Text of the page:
The singular pointed figure in Green Up is a positive sign, the kind of shape and colour that screams: go! Kelly green is associated with vigour and upward progress, like the fresh shoots of nature in the springtime. This lively green is also emblematic of Ireland, where the artist and his wife had traveled to in 1969. Green Up is one of only four paintings that Jack Bush made in December 1970. The last painting he made that year, titled Down, included multiple ‘dart’ shapes diving downward. By comparison, and name, Green Up feels optimistic.
There is a patrimony to the ‘dart’ featured in Green Up. In April 1969, Bush was diagnosed with angina. This heart condition is often accompanied with feelings of intermittent tightness in the chest. Bush experienced spasms of pain in sharp succession, like a flutter of darts, which he expressed in his abstract paintings of the time. While Bush’s ‘Spasm’ series was born from a negative physical hardship, the colours he used were light, fun and downright happy. Painting was always cathartic for the artist. It was a stage upon which he could exert control and conjure levity.
The cheerful green colour in Green Up is reinforced on the right side of the canvas by the two forward-slashing bars in primary blue and red, side-by-side. The appearance of conjoined colour bars is reminiscent of the highly original Series ‘D’ paintings that spanned 1969-70. The way in which Bush snuggled up the red bar against the blue bar in Green Up suggests a kind of symbiotic relationship between these shapes and this technique of riding one colour off the belly or back of another is seen in many of the colour bars that Bush featured in paintings such as Series ‘D’ April Blue (April 1970) and Series ‘D’ Upway (June 1970). An optical effect is created when such strong colours are placed in close proximity to each other. The sharp contrast of blue against red creates an afterimage in the viewer’s eye. The effect is not unlike Josef Albers’ Homage to the Square paintings, which he mastered between 1949 and 1976. Albers expertly placed colour next to colour like a set of nesting boxes for pure optical delight.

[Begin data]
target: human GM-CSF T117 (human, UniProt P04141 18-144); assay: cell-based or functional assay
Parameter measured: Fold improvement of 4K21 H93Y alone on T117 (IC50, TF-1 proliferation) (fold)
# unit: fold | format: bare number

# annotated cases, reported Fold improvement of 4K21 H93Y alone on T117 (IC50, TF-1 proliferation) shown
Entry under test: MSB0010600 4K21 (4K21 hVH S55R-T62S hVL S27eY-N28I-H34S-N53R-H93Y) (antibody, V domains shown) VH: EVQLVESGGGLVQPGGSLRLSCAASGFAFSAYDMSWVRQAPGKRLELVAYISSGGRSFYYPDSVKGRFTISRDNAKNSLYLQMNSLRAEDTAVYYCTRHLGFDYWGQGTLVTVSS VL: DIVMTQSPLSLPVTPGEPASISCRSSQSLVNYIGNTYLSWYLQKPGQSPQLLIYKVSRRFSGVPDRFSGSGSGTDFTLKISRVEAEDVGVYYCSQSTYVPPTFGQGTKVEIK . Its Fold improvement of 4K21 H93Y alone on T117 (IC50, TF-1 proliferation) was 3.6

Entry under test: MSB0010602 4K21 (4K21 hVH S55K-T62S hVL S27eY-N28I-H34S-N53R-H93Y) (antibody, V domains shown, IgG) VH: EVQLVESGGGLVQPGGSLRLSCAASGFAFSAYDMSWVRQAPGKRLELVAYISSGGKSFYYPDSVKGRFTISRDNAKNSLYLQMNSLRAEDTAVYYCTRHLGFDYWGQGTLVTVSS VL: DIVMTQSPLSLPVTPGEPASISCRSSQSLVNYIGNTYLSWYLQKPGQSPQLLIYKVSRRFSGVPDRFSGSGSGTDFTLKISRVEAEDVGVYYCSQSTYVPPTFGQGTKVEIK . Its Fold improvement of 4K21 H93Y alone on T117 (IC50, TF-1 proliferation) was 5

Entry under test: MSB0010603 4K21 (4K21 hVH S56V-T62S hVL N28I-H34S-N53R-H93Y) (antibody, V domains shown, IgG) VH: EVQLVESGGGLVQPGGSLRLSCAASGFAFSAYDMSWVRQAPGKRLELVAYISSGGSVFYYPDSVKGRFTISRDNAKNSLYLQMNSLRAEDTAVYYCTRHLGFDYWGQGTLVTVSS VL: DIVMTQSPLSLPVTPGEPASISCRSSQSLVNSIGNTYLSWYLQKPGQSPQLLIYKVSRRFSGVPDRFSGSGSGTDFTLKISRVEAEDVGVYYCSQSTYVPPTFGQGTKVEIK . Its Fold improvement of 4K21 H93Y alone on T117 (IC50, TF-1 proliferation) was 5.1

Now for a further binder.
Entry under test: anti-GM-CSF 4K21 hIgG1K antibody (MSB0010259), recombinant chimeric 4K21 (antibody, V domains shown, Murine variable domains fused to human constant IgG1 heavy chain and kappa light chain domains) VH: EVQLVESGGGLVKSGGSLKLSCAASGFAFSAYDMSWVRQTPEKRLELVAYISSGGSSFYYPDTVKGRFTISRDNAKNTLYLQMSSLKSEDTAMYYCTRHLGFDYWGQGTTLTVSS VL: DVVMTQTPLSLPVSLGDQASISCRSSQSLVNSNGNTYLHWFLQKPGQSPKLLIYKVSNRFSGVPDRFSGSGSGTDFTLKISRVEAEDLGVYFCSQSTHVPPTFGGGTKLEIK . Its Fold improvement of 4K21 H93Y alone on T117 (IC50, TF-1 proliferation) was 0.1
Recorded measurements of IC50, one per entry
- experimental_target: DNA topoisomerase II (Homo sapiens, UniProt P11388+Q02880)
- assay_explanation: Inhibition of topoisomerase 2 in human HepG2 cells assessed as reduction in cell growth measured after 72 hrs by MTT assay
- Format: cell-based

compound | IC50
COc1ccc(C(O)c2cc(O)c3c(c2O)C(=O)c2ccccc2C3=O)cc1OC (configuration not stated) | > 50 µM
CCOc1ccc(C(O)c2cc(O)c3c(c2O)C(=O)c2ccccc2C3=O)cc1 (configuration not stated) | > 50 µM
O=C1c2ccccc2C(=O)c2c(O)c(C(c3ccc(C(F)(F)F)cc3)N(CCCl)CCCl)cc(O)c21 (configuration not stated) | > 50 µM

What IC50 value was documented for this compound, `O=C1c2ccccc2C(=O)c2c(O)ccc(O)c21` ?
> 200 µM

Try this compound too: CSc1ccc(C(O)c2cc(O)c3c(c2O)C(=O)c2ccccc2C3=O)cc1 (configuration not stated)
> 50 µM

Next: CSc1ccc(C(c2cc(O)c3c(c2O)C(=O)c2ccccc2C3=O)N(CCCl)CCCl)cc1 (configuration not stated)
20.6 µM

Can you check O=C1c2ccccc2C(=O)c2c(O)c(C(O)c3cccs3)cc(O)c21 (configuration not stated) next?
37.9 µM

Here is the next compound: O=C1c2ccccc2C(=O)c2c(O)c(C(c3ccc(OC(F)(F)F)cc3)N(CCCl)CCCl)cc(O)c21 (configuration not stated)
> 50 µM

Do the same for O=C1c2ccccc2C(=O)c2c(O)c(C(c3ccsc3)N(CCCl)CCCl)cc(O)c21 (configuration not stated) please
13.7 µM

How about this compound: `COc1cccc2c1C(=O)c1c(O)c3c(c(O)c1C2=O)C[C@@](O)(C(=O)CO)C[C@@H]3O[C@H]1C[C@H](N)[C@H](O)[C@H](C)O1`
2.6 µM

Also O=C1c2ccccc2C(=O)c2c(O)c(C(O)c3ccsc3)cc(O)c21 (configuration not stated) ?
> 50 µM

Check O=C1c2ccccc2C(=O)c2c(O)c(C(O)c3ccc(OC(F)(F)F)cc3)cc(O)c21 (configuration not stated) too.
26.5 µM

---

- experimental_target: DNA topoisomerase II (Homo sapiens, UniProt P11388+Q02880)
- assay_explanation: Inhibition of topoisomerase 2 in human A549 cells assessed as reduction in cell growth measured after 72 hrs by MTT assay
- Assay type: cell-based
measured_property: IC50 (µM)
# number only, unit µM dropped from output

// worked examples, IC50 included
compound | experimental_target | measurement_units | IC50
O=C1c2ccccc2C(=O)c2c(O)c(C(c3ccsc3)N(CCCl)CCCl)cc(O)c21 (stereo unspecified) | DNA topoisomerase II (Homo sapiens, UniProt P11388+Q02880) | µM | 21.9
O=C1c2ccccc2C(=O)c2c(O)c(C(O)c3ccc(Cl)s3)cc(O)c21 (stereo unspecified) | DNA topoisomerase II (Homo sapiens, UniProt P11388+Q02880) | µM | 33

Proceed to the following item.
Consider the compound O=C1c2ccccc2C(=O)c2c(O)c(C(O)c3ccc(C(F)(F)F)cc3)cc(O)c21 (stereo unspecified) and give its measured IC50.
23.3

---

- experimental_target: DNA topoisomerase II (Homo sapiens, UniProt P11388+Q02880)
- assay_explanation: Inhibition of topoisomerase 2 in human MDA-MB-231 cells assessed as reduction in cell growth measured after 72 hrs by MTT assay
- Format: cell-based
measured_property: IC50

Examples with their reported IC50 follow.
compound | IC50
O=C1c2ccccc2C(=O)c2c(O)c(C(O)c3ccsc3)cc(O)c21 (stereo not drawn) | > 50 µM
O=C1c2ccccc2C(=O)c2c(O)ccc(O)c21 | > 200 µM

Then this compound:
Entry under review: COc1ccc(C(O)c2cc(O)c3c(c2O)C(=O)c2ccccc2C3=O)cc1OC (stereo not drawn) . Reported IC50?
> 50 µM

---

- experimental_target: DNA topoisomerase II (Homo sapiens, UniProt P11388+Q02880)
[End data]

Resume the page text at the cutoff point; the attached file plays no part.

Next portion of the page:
While Bush, like Albers, made great visual effects with few colours, Green Up is, however, an exemplar of Bush’s style, which is wide-ranging. He has united key aspects from two of his important series – the ‘Spasm’ and Series ‘D’ paintings. This kind of hybridization of styles is just one reason why Bush’s paintings are never redundant, no matter how simple they may seem to be. Bush’s clarity of vision and eye for colour makes so much of his work enduringly contemporary. Green Up is, remarkably, more than fifty years young and, by all appearances, it continues to march confidently into the future.
We thank Dr. Sarah Stanners for contributing this essay.
Dr. Stanners is an Adjunct Professor in the Department of Art History at the University of Toronto. She is an independent art historian and curator who has dedicated 10 years to the forthcoming Jack Bush Catalogue Raisonné as both author and director of this major work of scholarship. In 2014 she co-curated the Jack Bush retrospective exhibition for the National Gallery of Canada and from 2015 to 2018 was the Chief Curator of the McMichael Canadian Art Collection.